the year of living for me
Big droplets of rain pummel the tar as we sit under the cover of a metal roof, watching the late-season storm cleanse Chiang Mai. Over icy glasses of Sangsom and Coke, and boozy chat about how to not get sucked into the abyss of Chiang Mai Expat-ness, an idea is born: 2014 is going to the year I get my shit together. Like, really get my shit together.

For more than a year living as an expat in Chiang Mai, I was caught up in the tricky social scene here. Maybe one exists where you are, too. It is one where a mass of people come together, not all like each other, but all are this weird mesh of a family. Days and nights are spent together and the one thing in common everyone has is that they are all there. They are all on the Ride of Expat Life together.

It isn’t always pretty, and at least here, in the circle I have, it involves too many nights swapping tales of past moments, cheap beer and being out way past well-behaved.

So, that day last December, over the sweet Thai whisky and brainstorming, The Comfort Zone Project came to life. The goal: to work on becoming a me I liked. Loved.

I’ve always been open about my battle with depression, and even when I don’t feel sad, depression has always lingered over my head, threatening to drip back into me. Last December, it was ready. It was waiting.

Instead of letting it take over my mind again, I made a conscious decision to fight it. To fight for me.

Working out, living for me

For a year, I cut down on the booze, I dropped 20 kilos, I worked out like a mad woman, I dated (read: tried to, this is Chiang Mai), I put down boundaries, I traveled, I started to do things for me. And, along the line, I fell in love with the person I had become.

I looked in the mirror and smiled.

I looked at my jungle streets, my makeshift family, my friends, my animals, my life in Chiang Mai, and I fell back in love with everything.

I opened myself up to finally learn from others. To appreciate what makes us different. To not judge. To be honest and communicate and stand up for myself.

But, most importantly, I learned to surrender the control. To realize every person is fighting their own battles, and how others choose to act has nothing to do with who I am as a person. I learned to not take things so personally. To be mindful that we are all human, imperfect, beautiful. To be graceful. To love. To let go.

Love life, living for me

As my time begins to run ever faster, and my new visa-exempt stamp ticks down the days until my Christmas departure from the city I call home, it has finally hit me how much I grew up here. How this little SE Asia town made me who I am and saved me.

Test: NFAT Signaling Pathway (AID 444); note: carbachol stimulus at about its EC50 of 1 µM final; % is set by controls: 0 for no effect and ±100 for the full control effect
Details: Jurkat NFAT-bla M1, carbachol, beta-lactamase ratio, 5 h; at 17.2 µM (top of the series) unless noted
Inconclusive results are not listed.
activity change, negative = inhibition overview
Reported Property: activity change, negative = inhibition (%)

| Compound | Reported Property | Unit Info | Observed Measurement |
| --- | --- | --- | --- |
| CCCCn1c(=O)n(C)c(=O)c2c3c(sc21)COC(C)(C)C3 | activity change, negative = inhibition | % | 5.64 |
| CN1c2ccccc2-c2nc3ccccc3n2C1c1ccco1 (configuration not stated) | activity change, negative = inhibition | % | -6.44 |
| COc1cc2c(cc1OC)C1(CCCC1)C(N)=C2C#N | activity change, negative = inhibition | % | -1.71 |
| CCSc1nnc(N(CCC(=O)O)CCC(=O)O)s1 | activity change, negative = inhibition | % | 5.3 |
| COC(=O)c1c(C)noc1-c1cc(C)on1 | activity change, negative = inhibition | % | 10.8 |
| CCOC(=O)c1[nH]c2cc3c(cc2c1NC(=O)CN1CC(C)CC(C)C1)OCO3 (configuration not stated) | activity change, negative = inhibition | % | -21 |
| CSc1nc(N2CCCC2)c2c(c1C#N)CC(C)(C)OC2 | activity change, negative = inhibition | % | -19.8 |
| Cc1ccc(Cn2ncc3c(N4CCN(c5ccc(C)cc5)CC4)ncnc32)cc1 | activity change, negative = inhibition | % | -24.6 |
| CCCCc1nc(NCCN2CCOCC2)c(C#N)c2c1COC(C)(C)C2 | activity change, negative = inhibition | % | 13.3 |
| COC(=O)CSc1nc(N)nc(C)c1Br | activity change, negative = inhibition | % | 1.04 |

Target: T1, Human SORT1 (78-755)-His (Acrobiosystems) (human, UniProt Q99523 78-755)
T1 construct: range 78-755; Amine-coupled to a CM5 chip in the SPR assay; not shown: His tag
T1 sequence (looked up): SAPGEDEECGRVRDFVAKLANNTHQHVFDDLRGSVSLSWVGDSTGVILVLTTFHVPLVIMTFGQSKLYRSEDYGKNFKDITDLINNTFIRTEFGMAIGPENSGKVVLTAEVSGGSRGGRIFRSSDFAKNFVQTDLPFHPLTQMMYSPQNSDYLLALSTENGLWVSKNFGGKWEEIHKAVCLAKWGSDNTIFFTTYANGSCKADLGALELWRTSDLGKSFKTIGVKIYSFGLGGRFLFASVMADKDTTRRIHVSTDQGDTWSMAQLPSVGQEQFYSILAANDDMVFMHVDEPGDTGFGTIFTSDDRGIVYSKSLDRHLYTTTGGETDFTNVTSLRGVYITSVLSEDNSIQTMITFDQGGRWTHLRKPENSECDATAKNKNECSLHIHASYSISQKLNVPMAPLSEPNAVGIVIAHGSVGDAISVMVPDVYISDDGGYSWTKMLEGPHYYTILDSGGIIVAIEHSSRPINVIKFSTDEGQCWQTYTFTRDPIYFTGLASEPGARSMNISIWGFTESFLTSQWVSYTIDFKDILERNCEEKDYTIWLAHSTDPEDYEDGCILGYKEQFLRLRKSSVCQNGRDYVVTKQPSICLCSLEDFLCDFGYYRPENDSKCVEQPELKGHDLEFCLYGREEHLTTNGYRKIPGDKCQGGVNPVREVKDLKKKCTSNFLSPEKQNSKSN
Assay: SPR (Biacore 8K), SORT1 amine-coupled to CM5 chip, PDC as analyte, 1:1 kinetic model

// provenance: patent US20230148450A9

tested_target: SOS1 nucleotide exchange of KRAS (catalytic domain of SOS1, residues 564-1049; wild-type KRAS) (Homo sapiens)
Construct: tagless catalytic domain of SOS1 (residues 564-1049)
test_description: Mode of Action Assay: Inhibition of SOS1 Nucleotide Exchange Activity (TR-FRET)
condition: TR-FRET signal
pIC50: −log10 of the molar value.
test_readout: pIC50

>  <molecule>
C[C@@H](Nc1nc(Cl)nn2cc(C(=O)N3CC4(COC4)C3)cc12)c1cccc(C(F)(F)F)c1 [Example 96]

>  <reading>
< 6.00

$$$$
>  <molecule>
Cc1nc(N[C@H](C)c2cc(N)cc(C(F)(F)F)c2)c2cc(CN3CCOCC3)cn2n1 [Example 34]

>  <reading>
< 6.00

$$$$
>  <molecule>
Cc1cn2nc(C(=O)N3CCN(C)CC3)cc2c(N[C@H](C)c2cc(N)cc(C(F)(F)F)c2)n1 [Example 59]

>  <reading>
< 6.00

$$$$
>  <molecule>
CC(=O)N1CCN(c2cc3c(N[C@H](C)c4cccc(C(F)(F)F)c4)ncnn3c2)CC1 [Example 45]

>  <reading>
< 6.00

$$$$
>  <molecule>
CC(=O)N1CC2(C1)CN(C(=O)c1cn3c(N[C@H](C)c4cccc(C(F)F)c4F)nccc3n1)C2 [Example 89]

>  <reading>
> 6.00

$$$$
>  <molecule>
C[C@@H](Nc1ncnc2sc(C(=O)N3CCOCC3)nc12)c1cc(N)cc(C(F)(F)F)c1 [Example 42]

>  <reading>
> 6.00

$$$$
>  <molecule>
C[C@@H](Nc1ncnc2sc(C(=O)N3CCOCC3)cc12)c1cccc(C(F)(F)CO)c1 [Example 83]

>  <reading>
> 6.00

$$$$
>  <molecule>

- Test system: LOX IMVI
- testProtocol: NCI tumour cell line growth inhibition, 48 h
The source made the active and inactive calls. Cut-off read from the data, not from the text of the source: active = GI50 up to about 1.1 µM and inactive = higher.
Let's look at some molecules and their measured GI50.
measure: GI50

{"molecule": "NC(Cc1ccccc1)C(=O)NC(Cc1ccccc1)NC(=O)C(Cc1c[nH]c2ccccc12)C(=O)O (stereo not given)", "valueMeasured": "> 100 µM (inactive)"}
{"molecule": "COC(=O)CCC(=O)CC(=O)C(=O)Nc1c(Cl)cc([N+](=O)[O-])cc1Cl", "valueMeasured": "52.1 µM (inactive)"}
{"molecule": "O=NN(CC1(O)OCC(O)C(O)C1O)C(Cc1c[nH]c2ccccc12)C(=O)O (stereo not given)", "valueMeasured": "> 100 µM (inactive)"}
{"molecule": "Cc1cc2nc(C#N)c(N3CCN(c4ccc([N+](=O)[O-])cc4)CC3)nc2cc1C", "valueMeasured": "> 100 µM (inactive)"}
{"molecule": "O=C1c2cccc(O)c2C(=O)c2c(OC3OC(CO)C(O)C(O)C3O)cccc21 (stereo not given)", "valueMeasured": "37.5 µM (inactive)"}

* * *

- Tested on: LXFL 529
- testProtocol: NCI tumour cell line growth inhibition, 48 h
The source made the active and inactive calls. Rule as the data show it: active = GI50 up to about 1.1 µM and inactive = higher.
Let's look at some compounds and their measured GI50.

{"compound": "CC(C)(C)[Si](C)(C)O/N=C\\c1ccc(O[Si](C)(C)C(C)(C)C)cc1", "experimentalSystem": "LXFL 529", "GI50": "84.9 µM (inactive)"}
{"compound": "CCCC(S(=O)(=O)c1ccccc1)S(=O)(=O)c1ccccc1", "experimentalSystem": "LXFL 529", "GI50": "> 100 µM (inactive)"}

Today, as 2014 is in its countdown, I sit here, in my little teak bedroom, Mr. Lucky sleeping at my side, and count my lucky stars for 2014. For the memories I have made. For the people who have shared my experiences. For the times where all I wanted to do was quit, and for those little triumphs which dot my landscape.

I’m not doing a countdown post (but if you want to relive 2013’s magical moments, here you go). I’m not doing much of anything these days but sorting out the remnants which mark my time in Chiang Mai and living in the moment. If things go quiet here for a few weeks, it’s because I’m out living and appreciating every moment I have in this beautiful world.

Happy New Year!

 

34 comments

  1. A close family member of mine struggles with depression, so I know how hard it can be and how many ways it affects his life. I felt so happy for you reading this post and how you’ve made so many positive changes in your life this year. This is an important reminder for us all to enjoy life more and be grateful. Happy holidays!

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    1. Thank you, Jenna!! Depression is such an ugly beast. I remember times when I would look in the mirror and just cry because I hated what I was seeing. I’ve come along way since then, but it won’t ever go away entirely. Coming to terms with the fact that I can control me and only me has really helped though. Thank you for your support!